Brief Guide to the Bureau of Land Management

Brief Guide to the Bureau of Land Management

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Brief Guide to the Bureau of Land Management
What is the Bureau of Land Management?
The Bureau of Land Management is a government agency, positioned within the United States Department of the Interior. The Bureau of Land Management is responsible for administering America’s public lands—approximately 253 million acres or one-eighth of the landmass of the United States. 
Additionally, the Bureau of Land Management manages over 700 million acres of subsurface mineral estate underlying federal, state and private land. (The majority of public lands are located in the western portion of the country, including Alaska.) The stated mission of the Bureau of Land Management is to sustain the diversity, health and productivity of the public lands for the utility and enjoyment of present and future generations.

Brief Facts Concerning the Bureau of Land Management:
• The Bureau of Land Management was established in 1946; the preceding agency of the Bureau was known as the United States Grazing Service and the General Land Office.
• The Bureau of Land Management maintains jurisdiction within the Federal Government of the United States
• The Bureau of Land Management operates out of its Washington D.C. headquarters—located at 1849 C Street in North West D.C.
• The Bureau of Land Management operates with approximately 10,000 permanent employees and with an annual operating budget of $960,000,000.
• The Bureau of Land Management is head by a series of executives: Robert Abbey is the Director of the Bureau of Land Management; Marcilynn Burke is the Deputy Director of Policy; and Mike Pool is the Deputy Director of operations. 

What does the Bureau of Land Management do?
The Bureau of Land Management regulates activities in fishing, camping, hunting, biking, boating, hang gliding, shooting, mountain biking, bird watching, off-highway driving and the operating hours of various natural and cultural heritage lands. The Bureau of Land Management regulates these activities on the grounds it oversees.
More specifically, the Bureau of Land management must collect geographic information, maintain records of land ownership and mineral rights, conserve wildlife areas and protect cultural heritage sites found on public lands. Furthermore, the Bureau of Land Management operates the National Landscape Conservation System, which is responsible for protecting a number of national monuments and some National Wild and Scenic Rivers. Due to these responsibilities, the Bureau of Land Management is a largest employer of range conservationists, wild land firefighters, foresters, land specialists, botanists, geologists, biologists, archaeologists, surveyors and outdoor recreation planners.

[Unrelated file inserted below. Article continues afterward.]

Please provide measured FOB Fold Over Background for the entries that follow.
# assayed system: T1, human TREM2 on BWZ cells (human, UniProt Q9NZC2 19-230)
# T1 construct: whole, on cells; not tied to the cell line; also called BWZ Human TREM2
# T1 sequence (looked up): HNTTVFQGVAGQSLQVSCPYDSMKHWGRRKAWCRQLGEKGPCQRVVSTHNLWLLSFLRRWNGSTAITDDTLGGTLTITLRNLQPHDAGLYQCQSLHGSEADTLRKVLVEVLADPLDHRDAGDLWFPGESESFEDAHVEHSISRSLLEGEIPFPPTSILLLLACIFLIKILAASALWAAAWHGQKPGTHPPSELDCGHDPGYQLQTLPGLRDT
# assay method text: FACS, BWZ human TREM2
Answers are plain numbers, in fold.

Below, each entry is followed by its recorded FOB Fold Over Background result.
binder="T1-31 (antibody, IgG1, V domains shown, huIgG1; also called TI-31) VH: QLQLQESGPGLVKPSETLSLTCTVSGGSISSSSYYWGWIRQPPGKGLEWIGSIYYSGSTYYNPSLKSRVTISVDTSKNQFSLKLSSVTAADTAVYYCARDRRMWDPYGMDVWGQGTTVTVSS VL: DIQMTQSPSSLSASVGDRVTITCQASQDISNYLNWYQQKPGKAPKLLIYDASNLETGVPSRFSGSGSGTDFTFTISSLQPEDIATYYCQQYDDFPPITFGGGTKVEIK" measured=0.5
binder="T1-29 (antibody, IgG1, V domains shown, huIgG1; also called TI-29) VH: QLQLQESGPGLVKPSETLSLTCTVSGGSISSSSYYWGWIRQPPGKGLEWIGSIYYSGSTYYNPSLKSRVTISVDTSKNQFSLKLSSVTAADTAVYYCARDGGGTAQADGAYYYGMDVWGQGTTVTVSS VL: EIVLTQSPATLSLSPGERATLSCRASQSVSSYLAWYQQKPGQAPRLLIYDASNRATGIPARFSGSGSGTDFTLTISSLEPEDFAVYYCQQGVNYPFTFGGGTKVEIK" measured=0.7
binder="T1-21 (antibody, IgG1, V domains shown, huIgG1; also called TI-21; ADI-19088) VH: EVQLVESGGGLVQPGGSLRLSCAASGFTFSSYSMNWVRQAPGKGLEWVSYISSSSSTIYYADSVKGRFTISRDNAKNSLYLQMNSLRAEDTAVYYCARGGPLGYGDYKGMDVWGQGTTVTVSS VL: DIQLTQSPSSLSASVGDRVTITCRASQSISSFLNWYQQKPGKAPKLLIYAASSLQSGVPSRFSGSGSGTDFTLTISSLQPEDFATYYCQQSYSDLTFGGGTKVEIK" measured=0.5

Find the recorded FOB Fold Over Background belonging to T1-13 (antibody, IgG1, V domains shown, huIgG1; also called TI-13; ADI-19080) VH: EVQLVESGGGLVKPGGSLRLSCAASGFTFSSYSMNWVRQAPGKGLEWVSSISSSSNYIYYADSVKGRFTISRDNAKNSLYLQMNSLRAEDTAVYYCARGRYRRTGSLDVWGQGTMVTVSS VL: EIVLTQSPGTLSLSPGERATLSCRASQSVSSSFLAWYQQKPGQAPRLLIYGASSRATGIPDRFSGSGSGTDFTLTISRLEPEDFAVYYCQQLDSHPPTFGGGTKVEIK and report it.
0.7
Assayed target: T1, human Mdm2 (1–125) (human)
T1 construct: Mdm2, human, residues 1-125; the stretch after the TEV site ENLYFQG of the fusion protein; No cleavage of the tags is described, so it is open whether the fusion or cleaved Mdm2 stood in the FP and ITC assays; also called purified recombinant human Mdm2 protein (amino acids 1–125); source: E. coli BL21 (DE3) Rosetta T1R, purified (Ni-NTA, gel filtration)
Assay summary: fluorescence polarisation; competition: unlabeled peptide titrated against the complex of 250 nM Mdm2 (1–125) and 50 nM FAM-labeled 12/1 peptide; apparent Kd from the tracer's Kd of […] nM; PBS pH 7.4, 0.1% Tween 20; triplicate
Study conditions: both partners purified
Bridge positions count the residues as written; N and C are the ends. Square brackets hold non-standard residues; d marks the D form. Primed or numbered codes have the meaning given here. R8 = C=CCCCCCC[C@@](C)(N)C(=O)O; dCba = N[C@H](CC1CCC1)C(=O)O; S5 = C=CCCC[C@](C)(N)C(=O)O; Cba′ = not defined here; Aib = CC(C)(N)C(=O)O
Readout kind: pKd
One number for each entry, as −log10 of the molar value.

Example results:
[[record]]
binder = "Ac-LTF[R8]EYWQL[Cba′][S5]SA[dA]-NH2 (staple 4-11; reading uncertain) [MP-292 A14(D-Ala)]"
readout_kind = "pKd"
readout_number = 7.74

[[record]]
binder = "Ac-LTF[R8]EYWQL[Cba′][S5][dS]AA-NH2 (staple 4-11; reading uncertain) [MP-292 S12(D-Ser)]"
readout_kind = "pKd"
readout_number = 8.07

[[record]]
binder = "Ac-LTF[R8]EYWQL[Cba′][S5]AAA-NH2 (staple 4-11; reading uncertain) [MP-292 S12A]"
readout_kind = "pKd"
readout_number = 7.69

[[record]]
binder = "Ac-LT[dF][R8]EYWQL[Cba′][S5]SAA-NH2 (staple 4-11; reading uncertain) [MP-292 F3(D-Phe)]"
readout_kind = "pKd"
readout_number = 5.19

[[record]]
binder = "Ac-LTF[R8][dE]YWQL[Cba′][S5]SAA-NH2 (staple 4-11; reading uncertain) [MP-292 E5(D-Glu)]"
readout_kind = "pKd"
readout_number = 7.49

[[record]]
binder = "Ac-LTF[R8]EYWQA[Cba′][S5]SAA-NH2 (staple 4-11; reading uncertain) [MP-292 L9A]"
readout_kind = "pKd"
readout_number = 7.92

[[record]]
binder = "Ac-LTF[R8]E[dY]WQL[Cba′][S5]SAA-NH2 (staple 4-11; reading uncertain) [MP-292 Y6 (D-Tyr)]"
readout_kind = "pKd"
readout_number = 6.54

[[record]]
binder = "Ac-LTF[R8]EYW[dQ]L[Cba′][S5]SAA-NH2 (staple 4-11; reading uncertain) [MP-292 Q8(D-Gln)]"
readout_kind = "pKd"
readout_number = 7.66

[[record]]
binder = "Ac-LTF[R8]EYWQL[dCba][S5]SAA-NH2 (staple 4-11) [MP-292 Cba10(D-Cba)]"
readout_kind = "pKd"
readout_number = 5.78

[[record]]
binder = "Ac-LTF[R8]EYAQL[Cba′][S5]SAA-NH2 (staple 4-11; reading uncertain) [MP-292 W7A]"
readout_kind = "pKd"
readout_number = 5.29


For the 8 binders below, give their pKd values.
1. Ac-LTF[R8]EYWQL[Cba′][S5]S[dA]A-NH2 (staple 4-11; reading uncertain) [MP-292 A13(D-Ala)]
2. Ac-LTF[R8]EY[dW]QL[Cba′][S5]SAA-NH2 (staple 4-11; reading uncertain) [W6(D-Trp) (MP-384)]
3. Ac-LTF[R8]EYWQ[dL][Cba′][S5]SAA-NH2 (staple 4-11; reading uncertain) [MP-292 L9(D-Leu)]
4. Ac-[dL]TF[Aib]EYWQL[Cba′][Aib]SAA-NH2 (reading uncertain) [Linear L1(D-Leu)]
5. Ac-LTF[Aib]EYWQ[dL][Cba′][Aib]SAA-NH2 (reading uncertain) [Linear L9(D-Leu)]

The Bureau of Land Management administers approximately 205,000 miles of fishable waters, 2.2 million acres of reservoirs and lakes, over 6,500 miles of floatable rivers and over 300 Watchable wildlife sites. In addition to these grounds, the Bureau of Land Management actively manages 4,500 miles of National Scenic, Historic and tourist trails, as well as thousands of miles of versatile or multiple use trails (commonly used by hikers, mountain bikers and motorcyclists).
The Bureau of Land Management, because of the lands it covers, is a vital revenue-producer for the United States. In 2010, public lands administered by the Bureau of Land Management generated over $6.5 billion in revenues, primarily through energy development. Nearly 50% of these funds are provided directly to states and localities to support the construction of schools, roads and other public goods. 

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